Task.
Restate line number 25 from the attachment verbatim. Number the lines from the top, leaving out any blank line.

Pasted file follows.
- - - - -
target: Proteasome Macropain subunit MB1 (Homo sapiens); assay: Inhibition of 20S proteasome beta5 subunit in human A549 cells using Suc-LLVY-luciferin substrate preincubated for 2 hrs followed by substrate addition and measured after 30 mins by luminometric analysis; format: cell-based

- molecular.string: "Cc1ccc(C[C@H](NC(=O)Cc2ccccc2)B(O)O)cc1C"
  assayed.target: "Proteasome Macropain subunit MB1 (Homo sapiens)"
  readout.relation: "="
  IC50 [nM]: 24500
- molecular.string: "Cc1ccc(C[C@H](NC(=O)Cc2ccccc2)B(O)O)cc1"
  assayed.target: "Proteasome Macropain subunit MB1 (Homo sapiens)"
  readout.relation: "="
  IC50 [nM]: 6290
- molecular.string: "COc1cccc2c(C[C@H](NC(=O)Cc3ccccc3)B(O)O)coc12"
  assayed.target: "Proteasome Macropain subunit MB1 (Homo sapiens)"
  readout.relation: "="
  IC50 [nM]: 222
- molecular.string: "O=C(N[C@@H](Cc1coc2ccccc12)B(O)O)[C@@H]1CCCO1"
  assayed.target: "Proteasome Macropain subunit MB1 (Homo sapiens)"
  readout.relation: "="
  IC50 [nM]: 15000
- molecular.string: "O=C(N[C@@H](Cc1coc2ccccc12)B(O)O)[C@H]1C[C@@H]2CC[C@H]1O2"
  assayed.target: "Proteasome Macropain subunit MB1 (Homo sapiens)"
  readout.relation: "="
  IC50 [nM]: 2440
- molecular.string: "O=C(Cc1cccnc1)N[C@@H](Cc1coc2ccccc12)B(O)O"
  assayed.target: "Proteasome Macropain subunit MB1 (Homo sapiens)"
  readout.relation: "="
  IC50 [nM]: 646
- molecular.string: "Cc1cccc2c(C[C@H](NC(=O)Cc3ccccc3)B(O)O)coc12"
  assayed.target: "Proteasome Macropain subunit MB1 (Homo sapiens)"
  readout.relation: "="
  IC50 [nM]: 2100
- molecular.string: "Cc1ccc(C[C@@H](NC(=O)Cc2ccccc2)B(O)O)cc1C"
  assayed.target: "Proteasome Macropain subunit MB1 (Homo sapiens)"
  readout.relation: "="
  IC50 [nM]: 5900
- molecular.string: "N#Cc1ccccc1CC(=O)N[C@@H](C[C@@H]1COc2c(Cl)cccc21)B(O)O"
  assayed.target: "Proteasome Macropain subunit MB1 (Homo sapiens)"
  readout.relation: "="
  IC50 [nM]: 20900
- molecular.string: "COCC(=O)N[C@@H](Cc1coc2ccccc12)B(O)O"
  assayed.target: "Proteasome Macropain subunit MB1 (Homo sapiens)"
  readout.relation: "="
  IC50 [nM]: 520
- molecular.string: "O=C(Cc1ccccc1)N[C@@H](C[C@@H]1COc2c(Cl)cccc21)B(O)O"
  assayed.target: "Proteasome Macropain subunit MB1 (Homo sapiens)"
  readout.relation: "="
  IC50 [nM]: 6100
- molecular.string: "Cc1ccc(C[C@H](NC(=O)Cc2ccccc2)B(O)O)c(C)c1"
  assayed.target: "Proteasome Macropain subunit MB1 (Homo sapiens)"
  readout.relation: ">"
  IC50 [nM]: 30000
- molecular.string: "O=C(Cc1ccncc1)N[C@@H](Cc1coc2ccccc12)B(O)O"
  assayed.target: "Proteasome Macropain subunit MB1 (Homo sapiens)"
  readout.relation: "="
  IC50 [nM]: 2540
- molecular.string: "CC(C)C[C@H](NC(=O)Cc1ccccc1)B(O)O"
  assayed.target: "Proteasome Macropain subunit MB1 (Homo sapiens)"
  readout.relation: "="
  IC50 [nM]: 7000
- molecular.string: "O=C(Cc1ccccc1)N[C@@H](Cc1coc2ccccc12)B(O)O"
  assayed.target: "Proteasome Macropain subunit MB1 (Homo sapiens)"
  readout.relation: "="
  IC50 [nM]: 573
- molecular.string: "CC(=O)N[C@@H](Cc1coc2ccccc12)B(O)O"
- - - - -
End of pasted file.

  IC50 [nM]: 646